Learn About Trigeminal Neuralgia

What is the definition of Trigeminal Neuralgia?

Trigeminal neuralgia (TN) is a nerve disorder. It causes a stabbing or electric shock-like pain in parts of the face.

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What are the alternative names for Trigeminal Neuralgia?

Tic douloureux; Cranial neuralgia; Facial pain - trigeminal; Facial neuralgia; Trifacial neuralgia; Chronic pain - trigeminal; Microvascular decompression - trigeminal

What are the causes of Trigeminal Neuralgia?

The pain of TN comes from the trigeminal nerve. This nerve carries the sensations of touch and pain from the face, eyes, sinuses, and mouth to the brain.

Trigeminal neuralgia may be caused by:

  • Multiple sclerosis (MS) or other diseases that damage the protective covering myelin of the nerves
  • Pressure on the trigeminal nerve from a swollen blood vessel or tumor
  • Injury to the trigeminal nerve, such as from trauma to the face or from oral or sinus surgery

Often, no exact cause is found. TN usually affects adults above age 50 years, but it can occur at any age. Women are affected more often than men. When TN affects people younger than 40, it is often due to MS or a tumor.

What are the symptoms of Trigeminal Neuralgia?

Symptoms may include any of the following:

  • Very painful, sharp electric-like spasms that usually last from several seconds to less than 2 minutes, but can become constant.
  • Pain is usually only on one side of the face, often around the eye, cheek, and lower part of the face.
  • There is usually no loss of sensation or movement of the affected part of the face.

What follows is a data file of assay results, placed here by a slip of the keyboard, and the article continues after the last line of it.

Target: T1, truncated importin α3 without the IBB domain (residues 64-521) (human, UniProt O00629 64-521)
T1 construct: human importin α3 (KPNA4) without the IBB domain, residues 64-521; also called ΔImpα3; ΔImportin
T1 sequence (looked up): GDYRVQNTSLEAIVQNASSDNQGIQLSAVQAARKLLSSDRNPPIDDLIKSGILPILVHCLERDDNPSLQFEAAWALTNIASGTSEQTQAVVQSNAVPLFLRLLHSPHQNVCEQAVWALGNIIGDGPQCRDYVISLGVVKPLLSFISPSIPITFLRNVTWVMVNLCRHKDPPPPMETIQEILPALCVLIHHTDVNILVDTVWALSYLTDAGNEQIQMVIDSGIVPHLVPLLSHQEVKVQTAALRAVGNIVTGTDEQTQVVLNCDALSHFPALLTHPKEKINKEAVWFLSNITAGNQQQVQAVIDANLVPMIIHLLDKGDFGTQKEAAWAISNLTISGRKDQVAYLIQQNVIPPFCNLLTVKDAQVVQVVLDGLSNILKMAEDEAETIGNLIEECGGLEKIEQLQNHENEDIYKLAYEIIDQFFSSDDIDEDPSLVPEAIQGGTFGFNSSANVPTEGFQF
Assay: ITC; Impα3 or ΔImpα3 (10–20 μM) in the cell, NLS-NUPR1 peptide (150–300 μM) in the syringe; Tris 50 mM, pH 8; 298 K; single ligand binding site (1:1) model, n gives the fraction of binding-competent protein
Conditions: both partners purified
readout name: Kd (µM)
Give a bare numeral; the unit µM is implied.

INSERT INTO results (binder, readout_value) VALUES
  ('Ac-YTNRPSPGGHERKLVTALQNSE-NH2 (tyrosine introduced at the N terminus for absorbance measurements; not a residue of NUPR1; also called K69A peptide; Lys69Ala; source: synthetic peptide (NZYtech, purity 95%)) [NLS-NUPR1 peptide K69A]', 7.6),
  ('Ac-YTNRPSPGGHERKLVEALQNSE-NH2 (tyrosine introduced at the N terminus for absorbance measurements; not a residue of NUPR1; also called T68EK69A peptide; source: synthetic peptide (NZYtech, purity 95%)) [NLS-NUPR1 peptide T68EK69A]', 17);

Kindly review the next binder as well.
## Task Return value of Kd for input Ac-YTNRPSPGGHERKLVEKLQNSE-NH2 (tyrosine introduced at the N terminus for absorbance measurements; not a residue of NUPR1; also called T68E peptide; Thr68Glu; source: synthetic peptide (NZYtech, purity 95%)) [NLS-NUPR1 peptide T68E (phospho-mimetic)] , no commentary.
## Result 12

• Pain may be triggered by touch or sounds.

Painful attacks of trigeminal neuralgia can be triggered by common, everyday activities, such as:

  • Talking
  • Smiling
  • Brushing teeth
  • Chewing
  • Drinking
  • Eating
  • Exposure to hot or cold temperature
  • Touching the face
  • Shaving
  • Wind
  • Applying make-up

The right side of the face is mostly affected. In some cases, TN goes away on its own.

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What are the current treatments for Trigeminal Neuralgia?

Your primary care doctor, a neurologist, or a pain specialist may be involved in your care.

Certain medicines sometimes help reduce pain and the rate of attacks. These medicines include:

  • Anti-seizure medicines, such as carbamazepine
  • Muscle relaxants, such as baclofen
  • Tricyclic antidepressants

Short-term pain relief occurs through surgery, but is associated with risk of complications. One surgery is called microvascular decompression (MVD) or the Jannetta procedure. During surgery, a sponge-like material is placed between the nerve and the blood vessel that is pressing on the nerve.

Trigeminal nerve block (injection) with local anesthetic and steroid is an excellent treatment option to rapidly relieve pain while waiting for medicines to take effect.

Other techniques involve destroying or cutting parts of the trigeminal nerve root. Methods used include:

  • Radiofrequency ablation (uses high-frequency heat)
  • Injection of glycerol or alcohol
  • Balloon microcompression
  • Radiosurgery (uses high power energy)

If a tumor is the cause of TN, surgery is done to remove it.

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What is the outlook (prognosis) for Trigeminal Neuralgia?

How well you do depends on the cause of the problem. If there is no disease causing the problem, treatment can provide some relief.

In some people, the pain becomes constant and severe.